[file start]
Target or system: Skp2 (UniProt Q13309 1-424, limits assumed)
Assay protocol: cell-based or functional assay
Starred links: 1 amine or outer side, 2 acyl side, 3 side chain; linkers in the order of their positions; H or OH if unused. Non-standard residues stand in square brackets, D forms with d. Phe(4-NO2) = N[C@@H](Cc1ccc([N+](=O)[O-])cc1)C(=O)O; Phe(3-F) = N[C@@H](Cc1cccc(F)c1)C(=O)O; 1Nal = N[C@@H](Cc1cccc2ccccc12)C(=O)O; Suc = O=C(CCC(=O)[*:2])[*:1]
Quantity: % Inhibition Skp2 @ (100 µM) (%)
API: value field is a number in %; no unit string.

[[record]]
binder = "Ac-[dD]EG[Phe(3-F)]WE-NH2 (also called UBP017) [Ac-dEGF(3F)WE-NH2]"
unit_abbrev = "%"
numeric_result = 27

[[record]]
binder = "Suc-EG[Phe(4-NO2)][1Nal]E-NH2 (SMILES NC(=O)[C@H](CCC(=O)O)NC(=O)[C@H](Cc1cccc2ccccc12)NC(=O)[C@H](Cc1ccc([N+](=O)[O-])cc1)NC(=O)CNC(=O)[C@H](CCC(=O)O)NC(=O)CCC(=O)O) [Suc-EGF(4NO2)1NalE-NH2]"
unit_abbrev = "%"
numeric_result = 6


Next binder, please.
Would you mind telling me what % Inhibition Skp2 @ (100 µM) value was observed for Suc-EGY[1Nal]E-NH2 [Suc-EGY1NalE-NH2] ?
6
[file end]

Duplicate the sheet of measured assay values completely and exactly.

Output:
Target or system: Skp2 (UniProt Q13309 1-424, limits assumed)
Assay protocol: cell-based or functional assay
Starred links: 1 amine or outer side, 2 acyl side, 3 side chain; linkers in the order of their positions; H or OH if unused. Non-standard residues stand in square brackets, D forms with d. Phe(4-NO2) = N[C@@H](Cc1ccc([N+](=O)[O-])cc1)C(=O)O; Phe(3-F) = N[C@@H](Cc1cccc(F)c1)C(=O)O; 1Nal = N[C@@H](Cc1cccc2ccccc12)C(=O)O; Suc = O=C(CCC(=O)[*:2])[*:1]
Quantity: % Inhibition Skp2 @ (100 µM) (%)
API: value field is a number in %; no unit string.

[[record]]
binder = "Ac-[dD]EG[Phe(3-F)]WE-NH2 (also called UBP017) [Ac-dEGF(3F)WE-NH2]"
unit_abbrev = "%"
numeric_result = 27

[[record]]
binder = "Suc-EG[Phe(4-NO2)][1Nal]E-NH2 (SMILES NC(=O)[C@H](CCC(=O)O)NC(=O)[C@H](Cc1cccc2ccccc12)NC(=O)[C@H](Cc1ccc([N+](=O)[O-])cc1)NC(=O)CNC(=O)[C@H](CCC(=O)O)NC(=O)CCC(=O)O) [Suc-EGF(4NO2)1NalE-NH2]"
unit_abbrev = "%"
numeric_result = 6


Next binder, please.
Would you mind telling me what % Inhibition Skp2 @ (100 µM) value was observed for Suc-EGY[1Nal]E-NH2 [Suc-EGY1NalE-NH2] ?
6